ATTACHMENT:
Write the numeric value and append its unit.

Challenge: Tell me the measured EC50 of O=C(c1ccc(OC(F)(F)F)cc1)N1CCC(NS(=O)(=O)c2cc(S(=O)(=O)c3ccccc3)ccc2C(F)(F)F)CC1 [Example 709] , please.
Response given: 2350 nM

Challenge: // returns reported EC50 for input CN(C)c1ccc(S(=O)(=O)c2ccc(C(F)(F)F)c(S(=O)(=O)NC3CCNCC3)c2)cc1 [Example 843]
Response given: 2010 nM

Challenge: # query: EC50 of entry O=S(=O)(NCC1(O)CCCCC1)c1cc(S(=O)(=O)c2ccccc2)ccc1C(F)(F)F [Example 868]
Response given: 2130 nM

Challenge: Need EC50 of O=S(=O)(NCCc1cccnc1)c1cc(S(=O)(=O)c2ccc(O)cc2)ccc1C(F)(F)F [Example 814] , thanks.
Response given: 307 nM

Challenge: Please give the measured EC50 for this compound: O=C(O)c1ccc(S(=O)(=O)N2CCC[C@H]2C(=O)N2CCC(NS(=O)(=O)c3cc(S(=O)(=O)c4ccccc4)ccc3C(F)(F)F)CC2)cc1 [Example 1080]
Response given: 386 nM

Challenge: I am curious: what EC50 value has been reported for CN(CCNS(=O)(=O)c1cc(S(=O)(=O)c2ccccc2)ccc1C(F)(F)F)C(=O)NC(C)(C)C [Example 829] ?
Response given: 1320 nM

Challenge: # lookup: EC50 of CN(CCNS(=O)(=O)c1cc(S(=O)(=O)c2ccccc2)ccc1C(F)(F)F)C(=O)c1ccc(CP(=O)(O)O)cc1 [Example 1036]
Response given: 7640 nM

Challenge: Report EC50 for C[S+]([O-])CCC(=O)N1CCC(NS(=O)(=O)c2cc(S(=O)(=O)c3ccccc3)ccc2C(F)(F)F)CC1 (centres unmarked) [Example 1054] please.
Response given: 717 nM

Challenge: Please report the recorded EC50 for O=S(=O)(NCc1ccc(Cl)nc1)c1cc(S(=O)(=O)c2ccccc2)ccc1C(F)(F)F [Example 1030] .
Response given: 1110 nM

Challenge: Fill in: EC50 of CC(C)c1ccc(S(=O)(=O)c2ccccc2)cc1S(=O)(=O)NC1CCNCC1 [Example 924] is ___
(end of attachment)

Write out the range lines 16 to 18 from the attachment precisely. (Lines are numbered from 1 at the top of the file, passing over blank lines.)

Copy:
Challenge: Report EC50 for C[S+]([O-])CCC(=O)N1CCC(NS(=O)(=O)c2cc(S(=O)(=O)c3ccccc3)ccc2C(F)(F)F)CC1 (centres unmarked) [Example 1054] please.
Response given: 717 nM

Challenge: Please report the recorded EC50 for O=S(=O)(NCc1ccc(Cl)nc1)c1cc(S(=O)(=O)c2ccccc2)ccc1C(F)(F)F [Example 1030] .